Screen and Draw Packages [ARTICLE]

Screen and Draw Packages
By: Stefan LeFors - Christian Academy of Louisville (KY)

Originally Published in: Nike 2017 Coach of the Year Clinics - by Earl Browning

Provided by: Nike Coach of the Year

Thank you. I appreciate you guys coming. You have to bear with me for a while. When they asked me to speak, this is my first time doing something like this. Be patient with me and hopefully you can pick something up. My topic today is screens and draws.

• School started 1998

• Class 2A

• Just finished 6th year at Cal

• Why I coach

• Style of offense

• Multiple personnel groupings

• Multiple formations

I want to start off and give you some background about Christian Academy. We are located in the east end of Louisville along the 165 interstate. The program is a fairly new program started in 1998 and has had a little bit of success. In the six years that I have been there, we have enjoyed a lot of success. I want to give that credit to the assistant coaches.

Not only the coaches at our level but our feeder program coaches. In our feeder program, we have tackle football started in the first grade, pee wees, juniors, and finally the varsity program. We have a lot of good coaches and volunteers that have put in a lot of time. Before I get any further, we have a crew of assistant coaches down in Tunica, Mississippi attending a coaching clinic down there. I want to give a shout out to a fellow Louisiana brother down there.

I want to get into why I got into coaching. I played football when I was a little guy coming up. I was fortunate enough to go on to high school and later to college playing football. I played right here at the University of Louisville. I got a shot to go on and play pro football, which was a lot of hard work.

When it came time to hang'em up, I did not know what I wanted to do. I love the game of football and still wanted to be a part of it in some way. I always loved being around young people and decided to give coaching a shot. I had a high school coach that had an impact on me. He played quarterback at Middle Tennessee State and helped me get where I have gotten today.

I want to thank you guys for what you do. I work in the athletic department at Christian Academy. At the beginning of each season, we have a coach's meeting. We just had our spring coaches meeting. At these meetings we talk about the policies, scheduling, fund raising and all the things we have to do.

At these meetings. we bring in a speaker to challenge the coaches to do their best. Steve Wiggenton, who runs the FCA here in Louisville, came and spoke to the coach. He told a story about a head coach that had a football player that passed away. The parents had two request of the head coach. One of the request made by the family to his high school coach was that he be buried in his uniform. That was no problem. The parents also asked the coach to deliver the eulogy at the funeral.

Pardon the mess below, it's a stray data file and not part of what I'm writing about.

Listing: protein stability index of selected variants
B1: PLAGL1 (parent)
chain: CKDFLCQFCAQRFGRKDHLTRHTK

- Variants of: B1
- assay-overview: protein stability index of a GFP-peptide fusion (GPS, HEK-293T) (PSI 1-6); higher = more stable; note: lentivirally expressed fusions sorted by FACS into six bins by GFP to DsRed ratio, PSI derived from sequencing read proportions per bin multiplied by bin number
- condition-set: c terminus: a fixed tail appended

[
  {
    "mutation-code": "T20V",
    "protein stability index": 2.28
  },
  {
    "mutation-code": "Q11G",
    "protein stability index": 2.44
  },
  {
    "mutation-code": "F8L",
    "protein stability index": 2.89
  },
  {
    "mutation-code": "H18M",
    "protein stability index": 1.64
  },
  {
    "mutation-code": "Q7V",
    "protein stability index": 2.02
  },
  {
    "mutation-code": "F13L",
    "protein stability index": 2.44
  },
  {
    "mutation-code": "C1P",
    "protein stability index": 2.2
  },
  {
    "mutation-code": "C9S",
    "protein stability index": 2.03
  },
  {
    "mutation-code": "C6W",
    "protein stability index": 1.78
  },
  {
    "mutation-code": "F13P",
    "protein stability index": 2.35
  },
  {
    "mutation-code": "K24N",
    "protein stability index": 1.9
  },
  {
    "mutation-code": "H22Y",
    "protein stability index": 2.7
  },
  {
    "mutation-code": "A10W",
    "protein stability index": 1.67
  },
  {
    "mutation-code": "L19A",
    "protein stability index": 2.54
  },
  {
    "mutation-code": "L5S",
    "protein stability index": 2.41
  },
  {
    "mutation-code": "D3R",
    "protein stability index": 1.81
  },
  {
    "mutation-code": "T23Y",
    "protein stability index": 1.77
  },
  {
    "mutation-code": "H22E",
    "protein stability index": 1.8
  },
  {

The coach was taken back by the request. He volunteered to get the pastor at the church or the youth leader at the church who was more qualified to do that. They told the coach, he was their son's pastor and leader. You fill the same role with your players. You are their pastor and leader.

We wear our kids out at practice because they took the wrong step or blocked the wrong man. We wear them out on the field, but after the practice we are the ones who take an interest in that kid and his life. We are the ones that puts the arm around his shoulder and asked how his mom is doing. Those players know that we care about and love them.

As far as the style of offense we run at Christian Academy, I do not know what we are. I know what we are not. We are not a wing-T team, veer, or strictly spread. We are multiple in every way.

I played for Coach Petrino at University of Louisville. A lot of the terminology and schemes are what we do at Christian Academy. We were very successful at Louisville and I believe in that system. We do a lot of the same things we did at Louisville.

I am blessed to have extremely smart players. We are like every other team in that we have some knuckleheads but for the most part our players are very smart. We use many personnel groups and try to get as many players involved as we can. Within those groupings we are very multiple in our formations. As the season progresses, we end up concentration on fewer personnel groups. Whatever our players are best suited for is what we run.

Why We Throw Screens

• Counter today's attacking and blitzing defensive philosophy

• Easy completion for a quarterback (confidence)

• Get the ball to your best athlete in space

• Big play potential

• Slow down the pass rush

• Can be called in many different situations

In today's football, teams like to bring a lot of heat and pressure in their schemes. They want to pressure you and attack from all different areas. The screen play is a good counter to that type of philosophy.